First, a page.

I posted an article about MERs earlier this month. For those too lazy to click on the link here is a brief excerpt from the prior article:
Never heard of MERS? That’s fine with the mortgage banking industry—as MERS is starting to overheat and sputter. If its many detractors are correct, this private corporation, with a full-time staff of fewer than 50 employees, could turn out to be a very public problem for the mortgage industry.
The Arkansas Supreme Court ruled last year that MERS could no longer file foreclosure proceedings there, because it does not actually make or service any loans. Last month in Utah, a local judge made the no-less-striking decision to let a homeowner rip up his mortgage and walk away debt-free. MERS had claimed ownership of the mortgage, but the judge did not recognize its legal standing.
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I was contacted by MERS today with a press release regarding a new lawsuit in favor of MERS, I was given permission to post the press release on Value Walk. It will be interesting to see how this all plays out. Read the press release below:
Wyoming Court Rules In Favor of MERS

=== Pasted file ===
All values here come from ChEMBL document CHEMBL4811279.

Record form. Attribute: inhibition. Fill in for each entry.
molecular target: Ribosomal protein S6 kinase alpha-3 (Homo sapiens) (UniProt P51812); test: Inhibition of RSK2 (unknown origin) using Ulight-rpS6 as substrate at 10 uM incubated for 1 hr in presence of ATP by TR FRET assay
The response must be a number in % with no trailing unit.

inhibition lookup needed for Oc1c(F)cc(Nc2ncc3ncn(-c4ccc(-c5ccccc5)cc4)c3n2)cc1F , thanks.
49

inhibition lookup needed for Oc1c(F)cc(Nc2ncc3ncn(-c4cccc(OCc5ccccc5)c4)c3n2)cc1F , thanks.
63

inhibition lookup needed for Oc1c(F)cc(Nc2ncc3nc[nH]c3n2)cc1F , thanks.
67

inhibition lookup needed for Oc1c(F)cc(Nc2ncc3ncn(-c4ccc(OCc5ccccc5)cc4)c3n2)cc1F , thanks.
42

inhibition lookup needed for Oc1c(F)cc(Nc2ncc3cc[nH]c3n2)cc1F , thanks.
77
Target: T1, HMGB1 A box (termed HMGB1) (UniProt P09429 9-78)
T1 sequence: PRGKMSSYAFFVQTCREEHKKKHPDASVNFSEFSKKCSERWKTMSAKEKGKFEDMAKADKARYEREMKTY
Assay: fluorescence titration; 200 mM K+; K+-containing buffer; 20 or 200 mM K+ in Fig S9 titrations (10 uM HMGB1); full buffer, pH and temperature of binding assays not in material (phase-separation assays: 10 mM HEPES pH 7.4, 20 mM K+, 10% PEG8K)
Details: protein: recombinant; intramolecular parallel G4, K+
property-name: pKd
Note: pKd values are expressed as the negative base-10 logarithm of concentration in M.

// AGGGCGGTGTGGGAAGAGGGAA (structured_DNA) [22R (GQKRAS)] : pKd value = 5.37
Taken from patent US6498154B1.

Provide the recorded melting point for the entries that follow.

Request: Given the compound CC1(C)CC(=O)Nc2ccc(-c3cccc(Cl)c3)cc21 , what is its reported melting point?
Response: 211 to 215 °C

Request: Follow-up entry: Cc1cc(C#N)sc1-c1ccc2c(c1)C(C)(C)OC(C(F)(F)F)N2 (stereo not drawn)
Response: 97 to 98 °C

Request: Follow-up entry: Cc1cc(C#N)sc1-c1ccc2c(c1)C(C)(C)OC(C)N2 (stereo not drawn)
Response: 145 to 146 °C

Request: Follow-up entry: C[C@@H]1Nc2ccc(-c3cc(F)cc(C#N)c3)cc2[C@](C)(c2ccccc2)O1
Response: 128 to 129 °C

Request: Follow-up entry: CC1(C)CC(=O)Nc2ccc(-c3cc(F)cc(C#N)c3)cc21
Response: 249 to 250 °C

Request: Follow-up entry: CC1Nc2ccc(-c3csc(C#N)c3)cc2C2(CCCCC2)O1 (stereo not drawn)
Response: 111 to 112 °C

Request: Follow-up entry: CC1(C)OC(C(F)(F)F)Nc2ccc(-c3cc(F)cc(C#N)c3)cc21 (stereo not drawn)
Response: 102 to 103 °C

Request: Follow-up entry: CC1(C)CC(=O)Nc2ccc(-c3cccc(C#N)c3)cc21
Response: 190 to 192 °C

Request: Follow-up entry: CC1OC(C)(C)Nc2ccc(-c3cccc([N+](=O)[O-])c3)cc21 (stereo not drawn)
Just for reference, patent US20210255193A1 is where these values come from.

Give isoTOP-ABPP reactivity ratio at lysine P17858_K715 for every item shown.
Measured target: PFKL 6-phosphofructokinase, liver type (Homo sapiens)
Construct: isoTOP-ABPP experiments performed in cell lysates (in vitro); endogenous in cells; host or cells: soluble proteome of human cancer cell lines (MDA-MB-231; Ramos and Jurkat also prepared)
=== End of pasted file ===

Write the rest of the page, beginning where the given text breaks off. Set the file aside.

Judge affirms company’s ability to assign based on terms of mortgage
Reston, Virginia, March 23, 2011—The U.S. Bankruptcy Court for the District of Wyoming ruled last week in favor of Mortgage Electronic Registration Systems, Inc. (MERS), upholding the company’s ability to take any action required of a lender, including assigning the mortgage.
In the case of In re Martinez, Judge Peter J. McNiff found that when the borrowers signed their mortgage, they had expressly given MERS the authority to assign it. The court granted Ocwen Loan Servicing’s motion for relief from automatic bankruptcy stay.
In its decision, the Court cited to similar rulings from Utah and Massachusetts which found that through the mortgage, MERS was given the authority to take any action required of the lender.
“This court finds this position persuasive in light of the applicability of fundamental mortgage law and the Debtors agreeing to and granting MERS the authority, as provided in the Mortgage,” wrote Judge McNiff in his March 16 decision. “The court finds that MERS had authority to assign the mortgage on behalf of Taylor [Bean and Whitaker], and as provided in the Mortgage, to ‘take any action required of Lender.’”
“Not only did Judge McNiff confirm that MERS holds broad powers to act on behalf of a lender, but that he also took the time to cite other recent rulings that reached the same conclusion ,” said MERS spokesperson Karmela Lejarde. “Together with rulings this year alone from courts in New York, Massachusetts, Georgia, Hawaii, New Hampshire, California, Utah and Kansas, the Wyoming decision continues to confirm the legality of MERS’ role in the mortgage.”
To download a copy of the ruling, please click here.